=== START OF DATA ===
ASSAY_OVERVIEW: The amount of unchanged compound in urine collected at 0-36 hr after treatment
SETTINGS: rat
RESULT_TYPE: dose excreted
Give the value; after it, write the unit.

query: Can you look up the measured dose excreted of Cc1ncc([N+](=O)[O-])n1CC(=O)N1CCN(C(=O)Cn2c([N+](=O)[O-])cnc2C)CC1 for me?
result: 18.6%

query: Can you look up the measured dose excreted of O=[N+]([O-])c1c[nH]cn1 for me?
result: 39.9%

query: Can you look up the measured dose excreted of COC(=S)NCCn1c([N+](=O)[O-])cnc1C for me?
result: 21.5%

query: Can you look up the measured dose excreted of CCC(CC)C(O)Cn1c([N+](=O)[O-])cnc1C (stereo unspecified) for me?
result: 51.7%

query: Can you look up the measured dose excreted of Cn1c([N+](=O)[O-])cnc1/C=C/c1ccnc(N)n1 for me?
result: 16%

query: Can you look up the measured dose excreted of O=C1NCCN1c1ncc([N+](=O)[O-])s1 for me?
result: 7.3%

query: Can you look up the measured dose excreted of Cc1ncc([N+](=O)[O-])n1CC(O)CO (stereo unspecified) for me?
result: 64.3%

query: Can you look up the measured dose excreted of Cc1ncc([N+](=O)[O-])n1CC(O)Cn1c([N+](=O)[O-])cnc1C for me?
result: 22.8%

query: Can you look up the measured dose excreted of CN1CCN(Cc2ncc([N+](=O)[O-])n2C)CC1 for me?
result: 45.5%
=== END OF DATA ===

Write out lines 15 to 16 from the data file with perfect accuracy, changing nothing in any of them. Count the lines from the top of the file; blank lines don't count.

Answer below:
query: Can you look up the measured dose excreted of O=C1NCCN1c1ncc([N+](=O)[O-])s1 for me?
result: 7.3%